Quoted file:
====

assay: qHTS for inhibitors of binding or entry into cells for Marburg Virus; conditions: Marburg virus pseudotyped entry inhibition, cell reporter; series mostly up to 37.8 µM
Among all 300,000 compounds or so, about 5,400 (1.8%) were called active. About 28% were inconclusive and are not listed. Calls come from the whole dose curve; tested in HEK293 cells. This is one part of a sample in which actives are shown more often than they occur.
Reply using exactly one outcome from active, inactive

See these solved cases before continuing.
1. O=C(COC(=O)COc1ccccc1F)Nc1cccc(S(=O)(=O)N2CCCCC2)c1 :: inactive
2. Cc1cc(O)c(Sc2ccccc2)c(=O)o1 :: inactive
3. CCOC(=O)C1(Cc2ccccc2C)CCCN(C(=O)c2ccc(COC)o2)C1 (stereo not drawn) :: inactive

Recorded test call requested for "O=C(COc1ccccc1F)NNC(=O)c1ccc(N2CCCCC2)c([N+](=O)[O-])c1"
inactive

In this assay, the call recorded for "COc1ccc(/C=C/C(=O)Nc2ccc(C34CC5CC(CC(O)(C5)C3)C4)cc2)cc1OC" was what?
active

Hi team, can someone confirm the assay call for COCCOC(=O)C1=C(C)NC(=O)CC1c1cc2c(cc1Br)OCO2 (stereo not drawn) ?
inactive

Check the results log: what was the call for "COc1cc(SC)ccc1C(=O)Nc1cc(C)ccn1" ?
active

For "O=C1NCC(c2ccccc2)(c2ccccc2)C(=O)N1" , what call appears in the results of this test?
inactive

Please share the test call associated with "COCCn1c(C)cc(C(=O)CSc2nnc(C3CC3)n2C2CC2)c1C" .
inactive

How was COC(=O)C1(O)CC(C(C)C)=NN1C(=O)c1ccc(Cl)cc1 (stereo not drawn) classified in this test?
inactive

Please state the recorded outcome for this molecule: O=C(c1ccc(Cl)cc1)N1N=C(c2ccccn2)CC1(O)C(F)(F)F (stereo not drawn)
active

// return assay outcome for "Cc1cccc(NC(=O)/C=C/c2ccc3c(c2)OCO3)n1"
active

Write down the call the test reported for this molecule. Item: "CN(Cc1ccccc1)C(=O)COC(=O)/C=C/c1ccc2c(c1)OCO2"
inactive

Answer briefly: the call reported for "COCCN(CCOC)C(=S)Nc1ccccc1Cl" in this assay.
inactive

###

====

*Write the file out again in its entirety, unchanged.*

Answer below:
assay: qHTS for inhibitors of binding or entry into cells for Marburg Virus; conditions: Marburg virus pseudotyped entry inhibition, cell reporter; series mostly up to 37.8 µM
Among all 300,000 compounds or so, about 5,400 (1.8%) were called active. About 28% were inconclusive and are not listed. Calls come from the whole dose curve; tested in HEK293 cells. This is one part of a sample in which actives are shown more often than they occur.
Reply using exactly one outcome from active, inactive

See these solved cases before continuing.
1. O=C(COC(=O)COc1ccccc1F)Nc1cccc(S(=O)(=O)N2CCCCC2)c1 :: inactive
2. Cc1cc(O)c(Sc2ccccc2)c(=O)o1 :: inactive
3. CCOC(=O)C1(Cc2ccccc2C)CCCN(C(=O)c2ccc(COC)o2)C1 (stereo not drawn) :: inactive

Recorded test call requested for "O=C(COc1ccccc1F)NNC(=O)c1ccc(N2CCCCC2)c([N+](=O)[O-])c1"
inactive

In this assay, the call recorded for "COc1ccc(/C=C/C(=O)Nc2ccc(C34CC5CC(CC(O)(C5)C3)C4)cc2)cc1OC" was what?
active

Hi team, can someone confirm the assay call for COCCOC(=O)C1=C(C)NC(=O)CC1c1cc2c(cc1Br)OCO2 (stereo not drawn) ?
inactive

Check the results log: what was the call for "COc1cc(SC)ccc1C(=O)Nc1cc(C)ccn1" ?
active

For "O=C1NCC(c2ccccc2)(c2ccccc2)C(=O)N1" , what call appears in the results of this test?
inactive

Please share the test call associated with "COCCn1c(C)cc(C(=O)CSc2nnc(C3CC3)n2C2CC2)c1C" .
inactive

How was COC(=O)C1(O)CC(C(C)C)=NN1C(=O)c1ccc(Cl)cc1 (stereo not drawn) classified in this test?
inactive

Please state the recorded outcome for this molecule: O=C(c1ccc(Cl)cc1)N1N=C(c2ccccn2)CC1(O)C(F)(F)F (stereo not drawn)
active

// return assay outcome for "Cc1cccc(NC(=O)/C=C/c2ccc3c(c2)OCO3)n1"
active

Write down the call the test reported for this molecule. Item: "CN(Cc1ccccc1)C(=O)COC(=O)/C=C/c1ccc2c(c1)OCO2"
inactive

Answer briefly: the call reported for "COCCN(CCOC)C(=S)Nc1ccccc1Cl" in this assay.
inactive

###